Certified Pediatric Nurse (CPN)
Since 1989, the Pediatric Nursing Board has been offering this specialized certification with its focus on pediatric care. The organization strives to make sure its exams reflect current practice. To date, more than 23,000 nurses hold the CPN certification.
Certified Registered Nurse Anesthetist (CRNA)
This advance practice nurse certification requires a master’s degree from an accredited nurse anesthesia educational program. It allows the recipient to administer anesthesia, as well as give pre- and postoperative assessments of the patient.
Which doctorate should I choose?
Those looking for a terminal degree in nursing strive for a doctorate. But selecting the appropriate doctorate depends entirely upon a nurse’s specific career direction. While both types of nursing doctorates certainly enhance credibility with colleagues and patients, they each fit their own concentrations.
This type of nursing doctorate is research-based and zeroes in on the creation of new science. Leaders of nursing research departments, nurse researchers and nursing professors are among those best fit for a nursing PhD.
The doctorate of nursing practice primarily focuses on actual evidence-based practice. Nurses working in evidence-based practice departments or those who want to work as providers —similar to a nurse practitioner, but on a doctorate level— should consider a DNP.
Continuing Education Nursing Story
By Jon Waterhouse
With your RN license fresh off the press, slipping into a pair of nursing scrubs may have never felt as satisfying. Yet ask any seasoned nurse and she’ll tell you your education has just begun. You’ll soon learn that professional evolution and soaking up knowledge like an operating room sponge should be – and had better be — a career-spanning experience.
Continuing education, from advanced degrees to specific certifications, remains a key component in the nursing field. According to “The Future of Nursing: Leading Change, Advancing Health,” a 2010 report published by the Institute of Medicine, by 2020 the Commission on Collegiate Nursing Education and the National League for Nursing Accrediting Commission should work to make sure that at least 10 percent of all baccalaureate graduates pursue a master’s or doctoral program within five years of graduation.
Navigating your continuing nursing education comes with questions. Who should dive into a master’s degree? How does chipping away at a doctorate benefit a nursing career? What about certifications?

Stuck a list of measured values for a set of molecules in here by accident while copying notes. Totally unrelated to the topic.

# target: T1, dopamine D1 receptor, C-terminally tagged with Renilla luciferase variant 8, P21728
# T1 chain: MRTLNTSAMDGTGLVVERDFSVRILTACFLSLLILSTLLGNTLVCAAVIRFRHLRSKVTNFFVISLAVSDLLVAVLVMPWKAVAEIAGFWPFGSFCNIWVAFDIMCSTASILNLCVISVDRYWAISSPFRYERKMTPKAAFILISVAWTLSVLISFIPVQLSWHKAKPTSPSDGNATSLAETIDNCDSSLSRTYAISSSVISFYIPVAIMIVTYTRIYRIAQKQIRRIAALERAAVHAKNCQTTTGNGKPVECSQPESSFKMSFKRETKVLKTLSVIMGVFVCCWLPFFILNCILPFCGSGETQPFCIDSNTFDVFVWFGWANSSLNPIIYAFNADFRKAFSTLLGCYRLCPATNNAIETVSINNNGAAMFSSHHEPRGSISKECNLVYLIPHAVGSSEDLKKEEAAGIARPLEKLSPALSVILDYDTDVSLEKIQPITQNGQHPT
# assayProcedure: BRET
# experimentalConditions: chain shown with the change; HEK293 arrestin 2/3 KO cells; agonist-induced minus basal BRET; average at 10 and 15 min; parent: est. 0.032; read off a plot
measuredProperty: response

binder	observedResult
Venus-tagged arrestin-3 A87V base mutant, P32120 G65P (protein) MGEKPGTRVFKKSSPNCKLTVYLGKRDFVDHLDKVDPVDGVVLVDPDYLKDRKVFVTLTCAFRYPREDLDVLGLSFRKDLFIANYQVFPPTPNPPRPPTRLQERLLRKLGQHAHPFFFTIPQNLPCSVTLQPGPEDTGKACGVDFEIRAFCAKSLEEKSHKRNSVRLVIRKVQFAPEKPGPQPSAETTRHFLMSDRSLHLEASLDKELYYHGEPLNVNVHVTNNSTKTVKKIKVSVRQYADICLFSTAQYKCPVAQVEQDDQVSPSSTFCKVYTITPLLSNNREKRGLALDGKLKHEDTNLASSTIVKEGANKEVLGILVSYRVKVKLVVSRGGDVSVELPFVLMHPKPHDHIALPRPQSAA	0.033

To get some perspectives from the field, we spoke to a trio of professionals who expanded their nursing careers in their own, distinctive ways.
Gail Klein, M.Ed., BSN, RN-BC
Vice President, Nursing at Children’s Healthcare of Atlanta
Background: After nearly 20 years as an adult healthcare bedside nurse in various settings and hospitals, Klein found herself at Children’s in 1996. Her interest in education eventually landed her in the Clinical Learning department. Klein became a clinical educator in the unit, helping nurses embrace new skills and competencies. Later she moved into the Children’s centralized clinical staff development learning department and became a director. After receiving her certification in Nursing Professional Development in 2007, Klein began pursuing a Master in Education at the University of Georgia, where she graduated in 2009. Today she serves as Children’s Vice President of Nursing, part of a leadership team spearheading practice decisions and ways to strengthen patient care, hospital quality and the nursing work environment.
On her master’s:
“I decided I wanted more background in adult learning theory and organizational development. So I completed a master’s degree in education with a focus on human resources and organizational development. It’s not a nursing master’s degree, but I found it very useful, as it was directly related to my career focus at the time. I went back into the clinical arena, and now I’m an administrative nursing leader. That knowledge about how organizations work and how people work as teams really helps me every day in what I do… . There are many nurse leaders that have non-nursing master’s degrees. 10 or 15 years ago, many nurse leaders pursued an MBA or masters in healthcare administration. But now universities are offering more advanced nursing degrees in leadership and healthcare administration for nurses who want to go into nursing leadership.”
“Certifications are a demonstration of proficiency in a specific nursing specialty or practice area. Because I no longer work in the learning arena, and I’m in nursing administration now, I’m getting ready to sit for the national certification for Nurse Executives. Most certifications are composed of three elements. First, you have to have experience in your specialty. Most of them require two years in your specialty to sit for an exam, but they vary based upon the certification. You also need professional development hours. Almost all of them require that you document a certain number of professional development hours in the last couple of years before you can sit for an exam. Third, there’s the actual exam where you have to prove your proficiency in that specialty. One you’ve obtained that certification, they all require that you re-certify over a certain period of time, some annually and some every two to five years. Most do not require a repeated exam for certification as long as you meet the continuing education requirements or other continuing requirements for that certification and pay the recertification fee.”